Plateaued at a medium point between the street and golf course, the house was sited to not only create an unbroken sightline from the front door and through interior communal spaces out onto the elevated outdoor patio, but also to support the client’s love of entertaining. Its intuitive interior layout features a vaulted open floorplan where public spaces like the living, dining, kitchen, and foyer lead to the outdoor patio. Private spaces, such as the master bedroom, master bathroom, laundry spaces are located opposite and are connected to a three-stall garage, while its lower-level features guest rooms, public gathering spaces, and a golf simulator.

“He is a golfer, he is a member of this golf course, and he wanted to be on property, so those boxes are already checked. That lifestyle is already there, but he loves to entertain, so that was the focal point of, ‘how do we design this house to allow him to do the entertaining that he wants to do, but then also has all this amazing outdoor living space?’” Werner said.

“The other really important element was as you drive down the driveway and walk up to the front door of the house, you can see through the house to the golf course. You can physically see the flag on the green in the distance. That was the view he wanted to capture and show his guests as they approached the house. It was framing a golf course. That is the essence of what he wanted to capture the moment you walk in that door,” Werner added.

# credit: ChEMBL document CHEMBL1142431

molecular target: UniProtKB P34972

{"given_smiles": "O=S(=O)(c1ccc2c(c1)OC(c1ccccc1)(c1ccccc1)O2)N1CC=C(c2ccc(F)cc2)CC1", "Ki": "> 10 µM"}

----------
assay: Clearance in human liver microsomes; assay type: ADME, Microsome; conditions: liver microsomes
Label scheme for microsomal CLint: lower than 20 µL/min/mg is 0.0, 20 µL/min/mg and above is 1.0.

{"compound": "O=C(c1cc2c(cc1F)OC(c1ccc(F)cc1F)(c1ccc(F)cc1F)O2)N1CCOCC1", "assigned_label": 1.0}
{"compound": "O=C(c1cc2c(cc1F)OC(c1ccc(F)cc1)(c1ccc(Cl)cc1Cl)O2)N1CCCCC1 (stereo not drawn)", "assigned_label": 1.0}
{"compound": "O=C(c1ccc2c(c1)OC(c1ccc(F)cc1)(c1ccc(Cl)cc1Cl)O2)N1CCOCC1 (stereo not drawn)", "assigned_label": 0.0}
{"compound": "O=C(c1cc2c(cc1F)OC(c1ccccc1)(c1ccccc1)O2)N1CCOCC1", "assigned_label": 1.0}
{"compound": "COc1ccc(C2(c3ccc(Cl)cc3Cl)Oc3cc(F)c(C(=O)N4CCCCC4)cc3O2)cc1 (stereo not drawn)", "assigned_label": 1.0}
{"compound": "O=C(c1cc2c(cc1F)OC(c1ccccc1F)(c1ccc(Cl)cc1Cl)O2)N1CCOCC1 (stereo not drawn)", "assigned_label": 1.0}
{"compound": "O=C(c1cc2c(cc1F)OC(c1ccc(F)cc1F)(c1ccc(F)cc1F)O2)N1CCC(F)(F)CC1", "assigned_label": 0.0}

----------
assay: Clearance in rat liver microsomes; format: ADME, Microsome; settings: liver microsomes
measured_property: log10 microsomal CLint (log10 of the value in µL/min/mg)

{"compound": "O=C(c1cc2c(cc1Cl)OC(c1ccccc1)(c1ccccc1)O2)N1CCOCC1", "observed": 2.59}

Photography: Mike Gullon of Phoenix Photographic
Photography: Mike Gullon of Phoenix Photographic

Its materiality is one that reflects a blend of contemporary with the traditional, carrying elements on the exterior throughout its interior where wood, stone, and metal create a rich tonal contrast and pay homage to the organic landscape beyond. For Werner, its scale and proportion create a sense of connection, integration, and comfort throughout its interior and the way in which it interacts with the exterior and outdoor living spaces stands out as distinctive to him.

“Even as you walk up to the front door, there is a path that has you walk around to this outdoor living space that is so incredible and such a vital part of the house. It has back-to-back fireplaces where one is on the inside of the house and one is on the exterior that is just an extension of what we have going on in the inside. From that aspect, I am really pleased with it and then the other is the fun we were allowed to have with the exterior cladding of the materials, the siding materials, and the color choices,” Werner said.